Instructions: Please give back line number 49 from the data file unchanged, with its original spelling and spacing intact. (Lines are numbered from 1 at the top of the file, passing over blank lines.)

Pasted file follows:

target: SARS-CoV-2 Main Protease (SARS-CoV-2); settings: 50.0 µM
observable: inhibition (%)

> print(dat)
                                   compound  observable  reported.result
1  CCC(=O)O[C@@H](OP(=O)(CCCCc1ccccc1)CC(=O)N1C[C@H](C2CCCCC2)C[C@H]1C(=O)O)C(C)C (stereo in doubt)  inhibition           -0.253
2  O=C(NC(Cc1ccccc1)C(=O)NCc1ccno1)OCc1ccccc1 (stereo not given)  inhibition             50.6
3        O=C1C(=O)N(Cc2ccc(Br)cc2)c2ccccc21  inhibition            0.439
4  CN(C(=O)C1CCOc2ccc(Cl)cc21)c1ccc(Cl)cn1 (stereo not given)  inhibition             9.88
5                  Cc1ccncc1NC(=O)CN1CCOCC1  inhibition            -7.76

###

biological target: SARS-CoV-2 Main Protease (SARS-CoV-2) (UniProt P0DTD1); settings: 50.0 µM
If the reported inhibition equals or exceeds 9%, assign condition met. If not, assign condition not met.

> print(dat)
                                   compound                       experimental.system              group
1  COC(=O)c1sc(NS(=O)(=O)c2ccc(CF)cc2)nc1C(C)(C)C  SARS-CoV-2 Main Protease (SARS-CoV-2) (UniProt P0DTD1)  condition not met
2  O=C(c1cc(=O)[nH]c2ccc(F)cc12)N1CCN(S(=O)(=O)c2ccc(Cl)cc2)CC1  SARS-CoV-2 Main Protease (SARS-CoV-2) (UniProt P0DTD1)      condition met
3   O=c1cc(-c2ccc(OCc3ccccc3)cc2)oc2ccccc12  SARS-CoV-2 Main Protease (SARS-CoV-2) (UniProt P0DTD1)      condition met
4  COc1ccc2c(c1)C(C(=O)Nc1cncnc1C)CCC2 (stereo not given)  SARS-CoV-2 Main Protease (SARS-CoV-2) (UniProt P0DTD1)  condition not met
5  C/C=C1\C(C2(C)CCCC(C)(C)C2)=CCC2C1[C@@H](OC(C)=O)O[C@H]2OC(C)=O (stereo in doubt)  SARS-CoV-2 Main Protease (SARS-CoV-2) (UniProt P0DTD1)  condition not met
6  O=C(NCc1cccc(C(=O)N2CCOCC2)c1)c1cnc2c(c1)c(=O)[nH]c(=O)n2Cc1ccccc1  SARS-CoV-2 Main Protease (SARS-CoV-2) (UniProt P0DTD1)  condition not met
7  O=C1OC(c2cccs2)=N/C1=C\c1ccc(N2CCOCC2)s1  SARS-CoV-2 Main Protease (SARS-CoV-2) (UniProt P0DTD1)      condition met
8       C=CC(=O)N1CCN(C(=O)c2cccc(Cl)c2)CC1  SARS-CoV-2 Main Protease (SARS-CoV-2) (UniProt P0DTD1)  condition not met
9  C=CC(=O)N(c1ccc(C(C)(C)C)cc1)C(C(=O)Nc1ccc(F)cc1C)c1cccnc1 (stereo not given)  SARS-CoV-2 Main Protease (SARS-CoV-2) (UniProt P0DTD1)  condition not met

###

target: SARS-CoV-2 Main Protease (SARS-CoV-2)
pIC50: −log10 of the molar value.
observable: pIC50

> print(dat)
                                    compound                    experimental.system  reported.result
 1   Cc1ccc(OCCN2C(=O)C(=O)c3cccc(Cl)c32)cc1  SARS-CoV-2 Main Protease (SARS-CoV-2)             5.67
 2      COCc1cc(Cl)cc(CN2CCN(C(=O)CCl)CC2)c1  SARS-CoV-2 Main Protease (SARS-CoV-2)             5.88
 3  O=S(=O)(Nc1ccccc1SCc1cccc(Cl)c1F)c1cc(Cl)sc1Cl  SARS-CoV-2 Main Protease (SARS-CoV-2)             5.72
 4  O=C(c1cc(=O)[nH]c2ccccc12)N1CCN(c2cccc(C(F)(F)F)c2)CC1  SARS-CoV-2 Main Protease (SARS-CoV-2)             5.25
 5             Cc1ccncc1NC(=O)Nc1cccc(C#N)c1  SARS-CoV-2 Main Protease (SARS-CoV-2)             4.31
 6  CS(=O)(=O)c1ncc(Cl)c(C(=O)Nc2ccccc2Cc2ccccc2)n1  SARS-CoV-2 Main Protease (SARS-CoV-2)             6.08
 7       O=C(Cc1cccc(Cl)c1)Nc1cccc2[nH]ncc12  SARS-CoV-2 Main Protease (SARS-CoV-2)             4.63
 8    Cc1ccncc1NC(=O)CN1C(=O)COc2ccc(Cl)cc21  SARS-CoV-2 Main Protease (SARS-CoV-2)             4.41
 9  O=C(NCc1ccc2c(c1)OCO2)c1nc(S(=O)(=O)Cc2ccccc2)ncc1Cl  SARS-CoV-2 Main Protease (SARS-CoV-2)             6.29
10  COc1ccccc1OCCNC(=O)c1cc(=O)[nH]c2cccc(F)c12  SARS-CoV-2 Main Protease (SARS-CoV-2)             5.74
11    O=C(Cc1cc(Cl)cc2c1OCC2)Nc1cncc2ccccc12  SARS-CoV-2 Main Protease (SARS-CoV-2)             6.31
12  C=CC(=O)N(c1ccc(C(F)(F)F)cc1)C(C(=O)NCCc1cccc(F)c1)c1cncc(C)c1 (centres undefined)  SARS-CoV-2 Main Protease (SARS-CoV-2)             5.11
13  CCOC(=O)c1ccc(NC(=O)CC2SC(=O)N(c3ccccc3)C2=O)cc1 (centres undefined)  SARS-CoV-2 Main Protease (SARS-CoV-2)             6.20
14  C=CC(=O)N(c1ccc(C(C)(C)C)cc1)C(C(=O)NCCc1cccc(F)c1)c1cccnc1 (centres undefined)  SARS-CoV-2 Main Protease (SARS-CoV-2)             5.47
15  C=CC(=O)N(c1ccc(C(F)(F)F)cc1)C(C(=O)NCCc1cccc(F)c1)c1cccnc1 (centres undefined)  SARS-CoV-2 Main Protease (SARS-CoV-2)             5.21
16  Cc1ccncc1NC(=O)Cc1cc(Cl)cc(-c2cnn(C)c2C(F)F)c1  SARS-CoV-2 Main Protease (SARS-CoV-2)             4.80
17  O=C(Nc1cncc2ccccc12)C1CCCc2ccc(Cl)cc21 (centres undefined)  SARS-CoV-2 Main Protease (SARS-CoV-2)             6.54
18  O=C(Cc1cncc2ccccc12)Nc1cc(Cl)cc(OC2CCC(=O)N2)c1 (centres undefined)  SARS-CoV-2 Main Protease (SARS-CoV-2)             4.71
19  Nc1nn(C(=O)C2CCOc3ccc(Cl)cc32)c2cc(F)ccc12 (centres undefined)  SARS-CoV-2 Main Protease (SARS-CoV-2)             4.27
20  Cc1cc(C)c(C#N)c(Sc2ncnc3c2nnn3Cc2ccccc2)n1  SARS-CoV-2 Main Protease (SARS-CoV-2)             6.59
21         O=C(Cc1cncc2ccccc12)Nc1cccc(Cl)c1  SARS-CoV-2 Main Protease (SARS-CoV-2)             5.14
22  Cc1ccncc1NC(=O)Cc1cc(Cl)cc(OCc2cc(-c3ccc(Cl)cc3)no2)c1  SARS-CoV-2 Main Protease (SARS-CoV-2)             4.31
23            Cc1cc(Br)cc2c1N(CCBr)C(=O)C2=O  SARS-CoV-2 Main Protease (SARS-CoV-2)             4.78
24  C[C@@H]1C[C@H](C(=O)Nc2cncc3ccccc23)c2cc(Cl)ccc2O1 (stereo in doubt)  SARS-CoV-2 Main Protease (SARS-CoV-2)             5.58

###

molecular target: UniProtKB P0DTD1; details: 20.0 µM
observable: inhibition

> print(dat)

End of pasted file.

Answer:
20  Cc1cc(C)c(C#N)c(Sc2ncnc3c2nnn3Cc2ccccc2)n1  SARS-CoV-2 Main Protease (SARS-CoV-2)             6.59